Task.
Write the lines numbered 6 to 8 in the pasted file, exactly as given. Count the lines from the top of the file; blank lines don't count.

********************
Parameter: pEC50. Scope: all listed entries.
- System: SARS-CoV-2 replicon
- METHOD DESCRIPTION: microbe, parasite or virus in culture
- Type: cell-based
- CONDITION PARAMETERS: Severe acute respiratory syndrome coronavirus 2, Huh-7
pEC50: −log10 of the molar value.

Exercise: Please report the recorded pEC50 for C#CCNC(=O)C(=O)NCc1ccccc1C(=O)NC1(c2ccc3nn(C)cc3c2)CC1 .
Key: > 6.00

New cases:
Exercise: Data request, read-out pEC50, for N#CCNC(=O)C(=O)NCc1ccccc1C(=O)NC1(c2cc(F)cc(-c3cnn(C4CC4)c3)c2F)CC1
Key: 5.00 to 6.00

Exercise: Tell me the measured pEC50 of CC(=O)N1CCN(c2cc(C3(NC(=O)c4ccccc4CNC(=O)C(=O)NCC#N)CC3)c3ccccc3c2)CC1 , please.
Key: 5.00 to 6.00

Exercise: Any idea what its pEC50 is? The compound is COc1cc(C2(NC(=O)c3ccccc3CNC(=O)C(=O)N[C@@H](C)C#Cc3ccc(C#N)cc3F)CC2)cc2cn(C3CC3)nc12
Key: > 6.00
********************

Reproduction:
pEC50: −log10 of the molar value.

Exercise: Please report the recorded pEC50 for C#CCNC(=O)C(=O)NCc1ccccc1C(=O)NC1(c2ccc3nn(C)cc3c2)CC1 .
Key: > 6.00